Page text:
The federal Liberal government has announced a $125 million loan for a proposed green hydrogen facility in Nova Scotia’s Canso Strait region.
The loan will be used to help EverWind Fuels, the backer of the project, further develop the design of the hydrogen facility at the Tupper Point Industrial Park in Richmond County. The company has invested $200 million in the project, which is expected to bring thousands of jobs to Cape Breton and Nova Scotia.
The plan is to use wind and solar power to extract hydrogen from nearby Lake Landry water and convert the hydrogen into energy for export.EverWind’s massive wind turbine project in Colchester County, which is in the regulatory process, along with the solar panels at the planned production facility, will produce inexpensive, green hydrogen fuel for the $3 billion project.
The federal government says the clean energy will be exported to other countries, including Germany, which has signed an agreement with Canada. Negotiations are also underway to develop a green energy storage and distribution system in Nova Scotia, but EverWind says this will be the second phase of development.
Another green hydrogen project is being proposed not far away at the Tupper Point Bear Head site. The federal government says it will also consider investing in the project, but EverWind is leading the way in terms of preparation.
“This is actually the most advanced green hydrogen project in the Western Hemisphere,” said Nova Central Liberal MP Sean Fraser.” There isn’t another project like this in the world, let alone this side of the Strait of Canso.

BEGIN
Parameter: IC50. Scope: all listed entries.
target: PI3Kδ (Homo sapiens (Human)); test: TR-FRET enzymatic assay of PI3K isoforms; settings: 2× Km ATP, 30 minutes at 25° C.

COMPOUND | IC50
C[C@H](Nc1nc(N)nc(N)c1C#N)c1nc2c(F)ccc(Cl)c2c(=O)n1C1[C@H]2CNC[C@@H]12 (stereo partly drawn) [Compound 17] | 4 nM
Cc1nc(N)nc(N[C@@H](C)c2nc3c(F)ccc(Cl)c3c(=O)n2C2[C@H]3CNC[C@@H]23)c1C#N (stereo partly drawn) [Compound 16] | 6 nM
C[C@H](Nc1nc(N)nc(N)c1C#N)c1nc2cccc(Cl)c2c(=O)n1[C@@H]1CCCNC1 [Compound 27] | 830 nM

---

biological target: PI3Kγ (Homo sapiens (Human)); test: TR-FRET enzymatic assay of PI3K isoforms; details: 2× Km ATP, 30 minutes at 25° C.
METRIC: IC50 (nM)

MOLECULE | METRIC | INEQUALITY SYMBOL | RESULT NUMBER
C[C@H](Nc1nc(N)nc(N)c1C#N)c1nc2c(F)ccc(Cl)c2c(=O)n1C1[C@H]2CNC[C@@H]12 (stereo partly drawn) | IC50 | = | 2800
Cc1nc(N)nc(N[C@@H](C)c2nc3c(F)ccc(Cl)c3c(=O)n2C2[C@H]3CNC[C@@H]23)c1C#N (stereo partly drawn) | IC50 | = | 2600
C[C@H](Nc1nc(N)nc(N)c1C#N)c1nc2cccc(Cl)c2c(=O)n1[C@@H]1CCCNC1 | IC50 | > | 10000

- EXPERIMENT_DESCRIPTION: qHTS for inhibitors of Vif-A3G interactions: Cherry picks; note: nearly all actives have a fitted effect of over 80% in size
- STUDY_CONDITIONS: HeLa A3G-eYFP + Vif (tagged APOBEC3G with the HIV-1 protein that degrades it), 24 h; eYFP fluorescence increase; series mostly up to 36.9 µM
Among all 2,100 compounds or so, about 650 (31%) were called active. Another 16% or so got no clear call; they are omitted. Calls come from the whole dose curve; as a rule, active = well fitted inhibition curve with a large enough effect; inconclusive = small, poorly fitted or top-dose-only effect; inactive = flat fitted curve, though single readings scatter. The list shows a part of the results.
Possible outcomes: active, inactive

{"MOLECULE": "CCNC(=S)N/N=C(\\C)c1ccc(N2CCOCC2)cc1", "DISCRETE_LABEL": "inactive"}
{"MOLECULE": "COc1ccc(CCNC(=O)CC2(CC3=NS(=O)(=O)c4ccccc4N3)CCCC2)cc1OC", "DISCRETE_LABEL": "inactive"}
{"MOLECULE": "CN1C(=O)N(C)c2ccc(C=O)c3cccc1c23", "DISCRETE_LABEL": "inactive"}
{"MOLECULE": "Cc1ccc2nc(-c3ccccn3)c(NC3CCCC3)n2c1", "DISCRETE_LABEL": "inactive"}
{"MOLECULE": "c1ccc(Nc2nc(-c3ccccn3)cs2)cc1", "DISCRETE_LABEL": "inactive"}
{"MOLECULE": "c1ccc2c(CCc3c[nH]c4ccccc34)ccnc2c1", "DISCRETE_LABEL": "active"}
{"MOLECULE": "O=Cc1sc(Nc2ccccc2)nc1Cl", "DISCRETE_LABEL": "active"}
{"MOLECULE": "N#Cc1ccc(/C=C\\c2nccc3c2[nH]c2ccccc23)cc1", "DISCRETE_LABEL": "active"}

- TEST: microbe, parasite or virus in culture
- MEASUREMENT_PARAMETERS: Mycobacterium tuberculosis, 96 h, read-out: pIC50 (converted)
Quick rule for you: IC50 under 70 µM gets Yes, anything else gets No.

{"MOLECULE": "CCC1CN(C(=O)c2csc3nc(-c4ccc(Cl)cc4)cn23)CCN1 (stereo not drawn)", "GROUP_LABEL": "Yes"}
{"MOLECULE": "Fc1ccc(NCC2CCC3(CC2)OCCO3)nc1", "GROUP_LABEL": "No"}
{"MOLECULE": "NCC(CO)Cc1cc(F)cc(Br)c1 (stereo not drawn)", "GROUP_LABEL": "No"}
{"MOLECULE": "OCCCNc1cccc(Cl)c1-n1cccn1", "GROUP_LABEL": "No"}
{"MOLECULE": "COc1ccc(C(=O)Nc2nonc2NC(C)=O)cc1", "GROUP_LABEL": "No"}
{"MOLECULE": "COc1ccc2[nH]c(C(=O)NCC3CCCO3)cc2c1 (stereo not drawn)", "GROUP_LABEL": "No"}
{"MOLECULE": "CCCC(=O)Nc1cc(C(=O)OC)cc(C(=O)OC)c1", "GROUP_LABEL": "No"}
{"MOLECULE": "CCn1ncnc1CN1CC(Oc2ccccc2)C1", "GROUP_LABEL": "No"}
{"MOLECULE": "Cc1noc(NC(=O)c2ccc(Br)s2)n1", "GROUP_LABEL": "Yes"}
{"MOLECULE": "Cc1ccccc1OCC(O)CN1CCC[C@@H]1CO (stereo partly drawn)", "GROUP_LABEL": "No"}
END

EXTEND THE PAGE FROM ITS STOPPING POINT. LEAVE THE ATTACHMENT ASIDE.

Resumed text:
EverWind plans to use solar panels at its manufacturing plant and work with the government and Nova Scotia Power to deliver power from its proposed wind farm in Colchester County, about 200 kilometers away, to Tupper Point. The company will also invest in the province’s power grid, which makes green energy more expensive but still makes economic sense.
There’s a lot of investment money for green energy production, but not enough plants are in operation, Veitch said. The real problem is that green hydrogen energy is an emerging technology and government regulations haven’t kept up with demand.
“We have three investment banks working with us,” Veitch said.” That’s the least of my worries. What’s more important is getting development permits and being ready to build.
EverWind expects to make a final investment decision early in the new year, but has already begun putting money down, assuming the project will proceed.
The project is expected to create thousands of jobs and help Nova Scotia transition to a green economy.